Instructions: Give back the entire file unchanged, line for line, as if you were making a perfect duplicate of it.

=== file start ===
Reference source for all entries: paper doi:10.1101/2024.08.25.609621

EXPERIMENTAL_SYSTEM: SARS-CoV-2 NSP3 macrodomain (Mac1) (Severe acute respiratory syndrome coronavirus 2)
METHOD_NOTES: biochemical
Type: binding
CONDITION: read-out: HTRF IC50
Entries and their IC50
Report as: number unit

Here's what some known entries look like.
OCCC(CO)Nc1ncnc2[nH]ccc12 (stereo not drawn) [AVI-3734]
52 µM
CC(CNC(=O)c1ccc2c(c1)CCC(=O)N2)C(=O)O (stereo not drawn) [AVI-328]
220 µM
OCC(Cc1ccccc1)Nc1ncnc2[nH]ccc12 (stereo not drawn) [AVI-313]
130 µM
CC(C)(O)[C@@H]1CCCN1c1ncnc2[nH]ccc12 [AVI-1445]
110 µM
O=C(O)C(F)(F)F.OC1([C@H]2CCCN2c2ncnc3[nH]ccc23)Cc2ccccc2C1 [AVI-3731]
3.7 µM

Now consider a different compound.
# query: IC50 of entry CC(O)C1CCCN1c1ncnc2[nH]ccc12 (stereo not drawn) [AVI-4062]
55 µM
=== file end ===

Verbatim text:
Reference source for all entries: paper doi:10.1101/2024.08.25.609621

EXPERIMENTAL_SYSTEM: SARS-CoV-2 NSP3 macrodomain (Mac1) (Severe acute respiratory syndrome coronavirus 2)
METHOD_NOTES: biochemical
Type: binding
CONDITION: read-out: HTRF IC50
Entries and their IC50
Report as: number unit

Here's what some known entries look like.
OCCC(CO)Nc1ncnc2[nH]ccc12 (stereo not drawn) [AVI-3734]
52 µM
CC(CNC(=O)c1ccc2c(c1)CCC(=O)N2)C(=O)O (stereo not drawn) [AVI-328]
220 µM
OCC(Cc1ccccc1)Nc1ncnc2[nH]ccc12 (stereo not drawn) [AVI-313]
130 µM
CC(C)(O)[C@@H]1CCCN1c1ncnc2[nH]ccc12 [AVI-1445]
110 µM
O=C(O)C(F)(F)F.OC1([C@H]2CCCN2c2ncnc3[nH]ccc23)Cc2ccccc2C1 [AVI-3731]
3.7 µM

Now consider a different compound.
# query: IC50 of entry CC(O)C1CCCN1c1ncnc2[nH]ccc12 (stereo not drawn) [AVI-4062]
55 µM